An Abergele, Wales man has rare Massey Harris GP shipped across the Atlantic
Back view of the GP.
A collector’s quest for a remarkable farm tractor can be almost limitless. In Steve Watts’ case, the hunt spanned the Atlantic Ocean. Steve, who lives in Abergele, Wales, U.K., coveted a Massey-Harris General Purpose four-wheel drive tractor primarily because of its groundbreaking technology. And it was rare. When Steve’s friend, John Farnworth, stumbled across a newspaper ad for a GP in Millersburg, Pa., in 2005, it seemed too good to be true. But the two-line description of the Massey-Harris tractor along with a phone number resulted in the lead Steve had dreamed about.
“I made contact immediately, not thinking for one moment the tractor would still be available,” Steve recalls. “To my utmost surprise, it was. I chatted with the owner, Mrs. Joyce Reinfield, about the tractor. The old Massey belonged to her father who had passed away two years earlier. It had been stored in an old farm shed partially covered with loose straw. Our conversation ended with a promise that Mrs. Reinfield would keep the tractor until I could see pictures. Within two weeks I received a letter containing two photos.”
Steve was anxious to move the process along, but a five-hour time difference required patience. “When I finally made the trans-Atlantic call, I learned that Mrs. Reinfield was true to her word. She had turned away several inquiries from the U.S., South America and Australia,” he says. “I next wondered if the tractor was a runner. She remembered her dad running the tractor a short time before his passing. We reached an agreeable price, but then came the bombshell. Mrs. Reinfield wanted cash as she did not trust banks and would not accept any normal money transactions. My heart was in my mouth for the next two weeks until I learned that she had received her money in the post so the deal was completed.”
Roots in agriculture
Steve’s family’s roots in agriculture and forestry span more than a century. The challenges of supporting two families off 200 acres of hill farming required Steve’s dad to diversify into sand and gravel quarrying in the early 1960s.
The Watts family’s new home just outside Llangollen in North Wales is set alongside Plas-yn-Pentre (mansion in the village) Farm. The farm was built in the early 1500s and modernized in 1645 to an Elizabethan manor house. Its colorful history includes false walls, tunnels to neighboring fields and “priest holes” dating to a period of religious persecution in the late 1500s.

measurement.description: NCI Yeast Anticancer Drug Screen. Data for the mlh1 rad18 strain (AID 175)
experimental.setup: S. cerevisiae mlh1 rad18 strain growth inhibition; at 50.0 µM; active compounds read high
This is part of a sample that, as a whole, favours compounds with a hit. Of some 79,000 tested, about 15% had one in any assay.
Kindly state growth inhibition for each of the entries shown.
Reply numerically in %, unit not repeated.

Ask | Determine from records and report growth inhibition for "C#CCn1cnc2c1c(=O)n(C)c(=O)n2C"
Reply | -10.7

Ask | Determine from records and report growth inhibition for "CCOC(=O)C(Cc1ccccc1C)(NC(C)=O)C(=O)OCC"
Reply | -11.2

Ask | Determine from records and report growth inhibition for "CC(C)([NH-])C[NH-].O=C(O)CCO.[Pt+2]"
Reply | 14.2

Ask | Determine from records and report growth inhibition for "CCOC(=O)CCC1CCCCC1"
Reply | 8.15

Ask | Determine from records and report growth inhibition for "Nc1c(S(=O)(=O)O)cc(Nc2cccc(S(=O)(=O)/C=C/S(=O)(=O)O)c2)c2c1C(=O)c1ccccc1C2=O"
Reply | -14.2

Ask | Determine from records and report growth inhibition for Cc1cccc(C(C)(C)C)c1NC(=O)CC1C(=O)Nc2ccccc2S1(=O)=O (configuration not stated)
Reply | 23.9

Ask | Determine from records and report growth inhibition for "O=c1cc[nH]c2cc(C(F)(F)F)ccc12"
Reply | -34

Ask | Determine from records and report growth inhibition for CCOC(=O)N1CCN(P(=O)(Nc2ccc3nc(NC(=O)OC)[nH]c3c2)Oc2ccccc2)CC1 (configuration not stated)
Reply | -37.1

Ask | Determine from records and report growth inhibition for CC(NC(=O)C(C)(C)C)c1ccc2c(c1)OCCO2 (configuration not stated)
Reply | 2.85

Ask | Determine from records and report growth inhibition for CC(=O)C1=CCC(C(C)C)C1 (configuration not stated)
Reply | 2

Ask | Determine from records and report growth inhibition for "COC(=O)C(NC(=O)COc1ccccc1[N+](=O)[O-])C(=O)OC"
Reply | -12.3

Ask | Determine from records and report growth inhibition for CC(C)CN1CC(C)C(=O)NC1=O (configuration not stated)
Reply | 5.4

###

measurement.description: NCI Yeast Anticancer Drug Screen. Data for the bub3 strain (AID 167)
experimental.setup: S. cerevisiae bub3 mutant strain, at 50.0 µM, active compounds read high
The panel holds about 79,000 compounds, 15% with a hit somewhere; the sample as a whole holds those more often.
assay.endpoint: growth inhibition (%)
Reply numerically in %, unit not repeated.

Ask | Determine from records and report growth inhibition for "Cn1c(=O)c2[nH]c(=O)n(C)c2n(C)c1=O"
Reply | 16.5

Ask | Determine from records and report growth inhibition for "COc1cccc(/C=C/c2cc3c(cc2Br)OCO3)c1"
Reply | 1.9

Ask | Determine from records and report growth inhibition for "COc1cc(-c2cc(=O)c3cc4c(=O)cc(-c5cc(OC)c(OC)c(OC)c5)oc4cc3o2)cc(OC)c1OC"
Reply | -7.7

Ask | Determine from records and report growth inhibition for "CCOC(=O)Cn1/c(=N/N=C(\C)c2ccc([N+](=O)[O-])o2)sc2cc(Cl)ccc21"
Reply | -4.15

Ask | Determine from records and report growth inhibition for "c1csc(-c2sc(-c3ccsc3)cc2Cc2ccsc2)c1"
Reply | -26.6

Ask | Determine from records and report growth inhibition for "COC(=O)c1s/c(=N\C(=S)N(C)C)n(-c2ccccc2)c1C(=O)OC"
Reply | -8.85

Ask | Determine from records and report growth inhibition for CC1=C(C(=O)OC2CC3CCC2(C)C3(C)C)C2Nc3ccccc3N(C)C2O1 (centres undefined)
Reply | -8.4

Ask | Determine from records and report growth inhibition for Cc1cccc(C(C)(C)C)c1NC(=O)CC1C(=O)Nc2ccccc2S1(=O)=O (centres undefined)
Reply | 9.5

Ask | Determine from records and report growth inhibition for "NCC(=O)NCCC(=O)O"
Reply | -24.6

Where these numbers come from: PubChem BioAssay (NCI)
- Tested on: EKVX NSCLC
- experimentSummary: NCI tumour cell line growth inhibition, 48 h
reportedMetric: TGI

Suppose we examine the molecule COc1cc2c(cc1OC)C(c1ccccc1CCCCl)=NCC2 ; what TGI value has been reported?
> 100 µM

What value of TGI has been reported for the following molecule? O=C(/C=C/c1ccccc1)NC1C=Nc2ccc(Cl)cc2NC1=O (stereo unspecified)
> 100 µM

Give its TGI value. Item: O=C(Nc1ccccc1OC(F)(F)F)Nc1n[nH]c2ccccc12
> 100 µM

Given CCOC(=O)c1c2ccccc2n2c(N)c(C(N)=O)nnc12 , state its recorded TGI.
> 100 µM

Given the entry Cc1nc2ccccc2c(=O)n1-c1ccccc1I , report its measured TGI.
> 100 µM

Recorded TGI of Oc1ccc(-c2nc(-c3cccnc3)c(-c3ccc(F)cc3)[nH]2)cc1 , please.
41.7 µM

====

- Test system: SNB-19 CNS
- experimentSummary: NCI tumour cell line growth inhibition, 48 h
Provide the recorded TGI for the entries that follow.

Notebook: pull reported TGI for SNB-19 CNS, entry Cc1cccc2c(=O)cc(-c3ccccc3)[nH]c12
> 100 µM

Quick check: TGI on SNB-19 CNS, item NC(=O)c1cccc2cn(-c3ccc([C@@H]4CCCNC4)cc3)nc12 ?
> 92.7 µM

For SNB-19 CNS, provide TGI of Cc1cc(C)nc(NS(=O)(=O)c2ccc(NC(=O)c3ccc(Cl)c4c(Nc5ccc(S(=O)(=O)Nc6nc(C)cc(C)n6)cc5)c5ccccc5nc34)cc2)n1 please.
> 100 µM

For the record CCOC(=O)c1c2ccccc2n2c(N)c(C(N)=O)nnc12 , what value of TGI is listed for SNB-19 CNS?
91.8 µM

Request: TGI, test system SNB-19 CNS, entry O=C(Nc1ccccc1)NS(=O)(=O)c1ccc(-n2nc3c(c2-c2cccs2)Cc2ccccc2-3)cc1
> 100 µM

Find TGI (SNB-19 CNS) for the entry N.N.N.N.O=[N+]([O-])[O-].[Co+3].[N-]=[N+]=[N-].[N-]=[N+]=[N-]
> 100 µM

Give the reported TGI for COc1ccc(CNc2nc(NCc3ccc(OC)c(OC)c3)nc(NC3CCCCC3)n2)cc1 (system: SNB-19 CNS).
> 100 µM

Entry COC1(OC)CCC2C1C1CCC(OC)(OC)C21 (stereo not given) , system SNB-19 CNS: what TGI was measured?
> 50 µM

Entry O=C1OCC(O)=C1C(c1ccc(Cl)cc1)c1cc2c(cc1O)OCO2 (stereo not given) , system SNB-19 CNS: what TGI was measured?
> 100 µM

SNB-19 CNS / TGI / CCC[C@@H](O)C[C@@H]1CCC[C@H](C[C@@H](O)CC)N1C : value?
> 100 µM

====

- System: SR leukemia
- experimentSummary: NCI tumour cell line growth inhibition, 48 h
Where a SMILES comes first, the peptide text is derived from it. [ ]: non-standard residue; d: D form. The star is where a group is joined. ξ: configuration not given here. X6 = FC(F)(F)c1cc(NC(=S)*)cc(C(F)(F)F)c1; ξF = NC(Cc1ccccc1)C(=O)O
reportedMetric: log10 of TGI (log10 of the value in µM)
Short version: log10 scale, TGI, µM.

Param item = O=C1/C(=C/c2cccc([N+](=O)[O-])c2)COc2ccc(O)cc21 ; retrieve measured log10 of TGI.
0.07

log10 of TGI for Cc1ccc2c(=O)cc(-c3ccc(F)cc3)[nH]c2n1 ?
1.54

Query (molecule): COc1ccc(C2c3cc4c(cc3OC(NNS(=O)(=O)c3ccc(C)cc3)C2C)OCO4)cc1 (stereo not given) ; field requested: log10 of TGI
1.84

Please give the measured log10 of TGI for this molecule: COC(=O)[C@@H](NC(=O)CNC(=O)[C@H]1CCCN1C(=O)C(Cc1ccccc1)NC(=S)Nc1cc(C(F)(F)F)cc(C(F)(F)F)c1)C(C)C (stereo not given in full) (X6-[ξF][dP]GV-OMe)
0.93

Steve began working on that farm at age 10. “Plas-yn-Pentre was my savior,” he says. “The bachelor owner, Roy Bailey, was a true gentleman with excellent community values. We milked about 120 cows, mostly Holsteins with a few Jerseys. When I carried the milk churns to the end of the drive Roy would say, ‘Be careful lad, you know that’s liquid gold.’ We also had about 400 Welsh ewes, about 20 pigs and a few hens for our breakfast eggs. I would ask, ‘Why so many hens? We don’t need all those eggs.’ Roy would remind me that the extra eggs would go to the local ladies in our village. ‘In return I get cakes to feed you.’”
Soon after he started working at the farm, Steve was allowed to operate the Ferguson TE 20. At age 16, he left school to work for a local timber company just outside Llangollen, making oak coffins. Soon after, he began working for Wales Gas as an apprentice doing gas fitting. Today he is a regional manager for Wales & West Utilities.
Purchasing a rare tractor overseas and making shipping arrangements is no small undertaking. Antrac Services of Ontario, Canada, handled the transaction. In April 2005, the tractor was transported to Antrac’s facility in Ontario, where it was prepared for shipping. Steve eventually took possession of the tractor at a Massey Ferguson dealership in Denbigh, Wales.